“And all things you ask in prayer, believing, you will receive.” – Matthew 21.22
How is your prayer life these days? Has it grown or decreased since sheltering in place? Do you feel closer to God or more distant? Is your prayer life on schedule or has it succumbed to the lostness of days, rendering you with a lack of direction, focus, or initiative?
If you are still engaged in prayer, awesome! If so, what do you pray for? What are you wanting from God? What is it you want Him to do? Who are you praying for? Do you feel your prayers are being answered according to God’s will, not yours?
What is your motivation to pray? Praying can be like dieting or exercise. It comes and goes when the need motivates us to do so. For example, we diet because we gained weight. We gained weight because of our diet or lack of exercise, thus we begin to walk, run, or bike and eat healthier foods.
Praying comes and goes when the need motivates us to do so. The frequency of prayer tends to increase when we are faced with difficulties in life. When we are afraid, stressed, facing trials, in need, or simply looking for direction.
I think that the motivation for prayer decreases when we feel we have no reason to pray. We typically pray out of personal need. When those needs are met, we tend to pray less ignoring the glorious opportunity to pray for others and circumstances around our world that need attention in daily prayer.
Prayer is not about us, it is about God at work in us. It is not that we possess some kind of supernatural power that is indigenous to us, it is the power of God working through us as we pray to the Father, through the Son, and by the Holy Spirit.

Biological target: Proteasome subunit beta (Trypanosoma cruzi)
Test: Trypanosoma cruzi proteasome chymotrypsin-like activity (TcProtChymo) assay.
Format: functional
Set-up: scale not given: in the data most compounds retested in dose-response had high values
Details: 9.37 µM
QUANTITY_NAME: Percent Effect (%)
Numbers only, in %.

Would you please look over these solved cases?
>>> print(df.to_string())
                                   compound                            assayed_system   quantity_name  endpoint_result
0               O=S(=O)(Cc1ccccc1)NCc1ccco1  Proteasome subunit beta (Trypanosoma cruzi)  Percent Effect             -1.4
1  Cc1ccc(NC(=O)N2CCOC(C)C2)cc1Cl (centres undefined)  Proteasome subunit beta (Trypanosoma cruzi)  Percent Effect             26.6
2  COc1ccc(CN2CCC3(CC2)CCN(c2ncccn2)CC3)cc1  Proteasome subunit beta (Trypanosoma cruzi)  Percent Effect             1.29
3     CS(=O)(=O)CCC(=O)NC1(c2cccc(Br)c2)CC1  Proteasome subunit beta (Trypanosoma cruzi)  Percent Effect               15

Prayer is a relationship-building activity between us and God. It is God inviting us into His throne room of worship and praise. It is God revealing His Word and will to us as we reverently enter into His holy presence, offering our lives as a living and pleasing sacrifice.
Because we do not see God as He is, this affects our motivation to pray. Because we tend to have a low view of God and a high view of ourselves, we pray less. In short, we pray less because we are lazy and selfish children of God.
To be honest, our lack of motivation to pray centers around our selfishness and not God’s holiness. This selfishness affects our relationship with God. How can a relationship be real if it is only one-sided? How can it be deep in knowledge and in affection if we only come to God when we only need Him? How and when we pray testifies of our relationship to God, not God’s relationship with us.
It’s an old story, but I believe it speaks the truth here. An elderly husband and his wife were stuck in traffic behind another car at a traffic light. The husband behind the wheel, the wife sitting far to the right, next to the passenger door. The wife noticed the young couple sitting closely next to each other in the car in front of them. The wife turned to her husband and said, “why do we not sit close like that anymore? I miss that, don’t you?” The husband turned to his wife and gently said, “I miss it too my love, but, I am not the one who moved over.”
God is always at the wheel. He is always in the driver’s seat of our lives. He is unchangeable and unmovable. It is assumed that we will pray. It is assumed that God is always pursuing us in a loving relationship. But, what is not assumed is that we are the ones who have changed. We are the ones who have moved and grown distant from God.
We often ask God, why have you become so distant from me? God’s reply is very much like the husband’s, “I am not the one who has become distant, you have.”
The next few posts on this blog will be dedicated to prayer. My plan is not to simply teach another method of prayer. My goal is to provoke you to pray. My desire is Paul’s desire from Ephesians 3.14-21, “so that Christ may dwell in your hearts through faith…that you may know the love of Christ which surpasses knowledge, that you may be filled up to all the fullness of God” (Ephesians 3.17, 19).
I also want to warn you about the perils of fruitless praying. So that as Christ declared to His disciples in the opening verse above, you may not pray as hypocrites do, but as faithful followers of Christ who desire the will of God over the will of man.
Grace and Peace! – GT